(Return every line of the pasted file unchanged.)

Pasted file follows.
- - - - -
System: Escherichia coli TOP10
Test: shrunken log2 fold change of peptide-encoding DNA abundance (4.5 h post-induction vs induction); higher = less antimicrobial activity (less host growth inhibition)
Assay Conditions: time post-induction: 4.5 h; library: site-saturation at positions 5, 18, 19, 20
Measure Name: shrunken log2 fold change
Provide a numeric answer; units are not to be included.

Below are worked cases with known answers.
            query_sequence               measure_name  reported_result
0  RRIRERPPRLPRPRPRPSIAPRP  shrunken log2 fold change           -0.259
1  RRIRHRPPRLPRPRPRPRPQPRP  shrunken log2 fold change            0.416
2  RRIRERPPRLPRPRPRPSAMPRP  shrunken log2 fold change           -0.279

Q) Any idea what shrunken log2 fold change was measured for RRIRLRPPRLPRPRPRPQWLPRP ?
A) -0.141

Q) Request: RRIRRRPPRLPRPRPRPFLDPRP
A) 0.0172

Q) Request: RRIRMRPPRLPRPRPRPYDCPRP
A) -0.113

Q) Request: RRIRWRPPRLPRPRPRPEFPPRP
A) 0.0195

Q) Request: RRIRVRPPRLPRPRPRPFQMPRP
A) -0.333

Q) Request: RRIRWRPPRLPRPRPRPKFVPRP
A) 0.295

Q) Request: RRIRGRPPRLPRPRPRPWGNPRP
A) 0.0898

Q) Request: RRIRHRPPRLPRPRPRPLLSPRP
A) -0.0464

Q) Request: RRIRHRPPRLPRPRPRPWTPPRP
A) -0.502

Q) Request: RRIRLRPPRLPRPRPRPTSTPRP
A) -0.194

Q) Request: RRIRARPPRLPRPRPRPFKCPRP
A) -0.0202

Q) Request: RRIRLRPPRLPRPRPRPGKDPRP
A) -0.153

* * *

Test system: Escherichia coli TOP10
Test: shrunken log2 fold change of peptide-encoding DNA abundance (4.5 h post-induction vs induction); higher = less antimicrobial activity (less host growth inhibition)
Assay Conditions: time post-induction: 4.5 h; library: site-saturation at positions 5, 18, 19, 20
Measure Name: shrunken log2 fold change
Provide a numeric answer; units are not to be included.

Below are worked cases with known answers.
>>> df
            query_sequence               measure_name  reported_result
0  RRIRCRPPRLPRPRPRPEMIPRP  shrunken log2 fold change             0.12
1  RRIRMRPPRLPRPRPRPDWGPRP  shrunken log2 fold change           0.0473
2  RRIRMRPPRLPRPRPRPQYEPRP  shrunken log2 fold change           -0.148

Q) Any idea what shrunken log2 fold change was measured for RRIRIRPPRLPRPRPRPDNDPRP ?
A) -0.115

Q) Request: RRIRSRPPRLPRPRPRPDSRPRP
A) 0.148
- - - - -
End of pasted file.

System: Escherichia coli TOP10
Test: shrunken log2 fold change of peptide-encoding DNA abundance (4.5 h post-induction vs induction); higher = less antimicrobial activity (less host growth inhibition)
Assay Conditions: time post-induction: 4.5 h; library: site-saturation at positions 5, 18, 19, 20
Measure Name: shrunken log2 fold change
Provide a numeric answer; units are not to be included.

Below are worked cases with known answers.
            query_sequence               measure_name  reported_result
0  RRIRERPPRLPRPRPRPSIAPRP  shrunken log2 fold change           -0.259
1  RRIRHRPPRLPRPRPRPRPQPRP  shrunken log2 fold change            0.416
2  RRIRERPPRLPRPRPRPSAMPRP  shrunken log2 fold change           -0.279

Q) Any idea what shrunken log2 fold change was measured for RRIRLRPPRLPRPRPRPQWLPRP ?
A) -0.141

Q) Request: RRIRRRPPRLPRPRPRPFLDPRP
A) 0.0172

Q) Request: RRIRMRPPRLPRPRPRPYDCPRP
A) -0.113

Q) Request: RRIRWRPPRLPRPRPRPEFPPRP
A) 0.0195

Q) Request: RRIRVRPPRLPRPRPRPFQMPRP
A) -0.333

Q) Request: RRIRWRPPRLPRPRPRPKFVPRP
A) 0.295

Q) Request: RRIRGRPPRLPRPRPRPWGNPRP
A) 0.0898

Q) Request: RRIRHRPPRLPRPRPRPLLSPRP
A) -0.0464

Q) Request: RRIRHRPPRLPRPRPRPWTPPRP
A) -0.502

Q) Request: RRIRLRPPRLPRPRPRPTSTPRP
A) -0.194

Q) Request: RRIRARPPRLPRPRPRPFKCPRP
A) -0.0202

Q) Request: RRIRLRPPRLPRPRPRPGKDPRP
A) -0.153

* * *

Test system: Escherichia coli TOP10
Test: shrunken log2 fold change of peptide-encoding DNA abundance (4.5 h post-induction vs induction); higher = less antimicrobial activity (less host growth inhibition)
Assay Conditions: time post-induction: 4.5 h; library: site-saturation at positions 5, 18, 19, 20
Measure Name: shrunken log2 fold change
Provide a numeric answer; units are not to be included.

Below are worked cases with known answers.
>>> df
            query_sequence               measure_name  reported_result
0  RRIRCRPPRLPRPRPRPEMIPRP  shrunken log2 fold change             0.12
1  RRIRMRPPRLPRPRPRPDWGPRP  shrunken log2 fold change           0.0473
2  RRIRMRPPRLPRPRPRPQYEPRP  shrunken log2 fold change           -0.148

Q) Any idea what shrunken log2 fold change was measured for RRIRIRPPRLPRPRPRPDNDPRP ?
A) -0.115

Q) Request: RRIRSRPPRLPRPRPRPDSRPRP
A) 0.148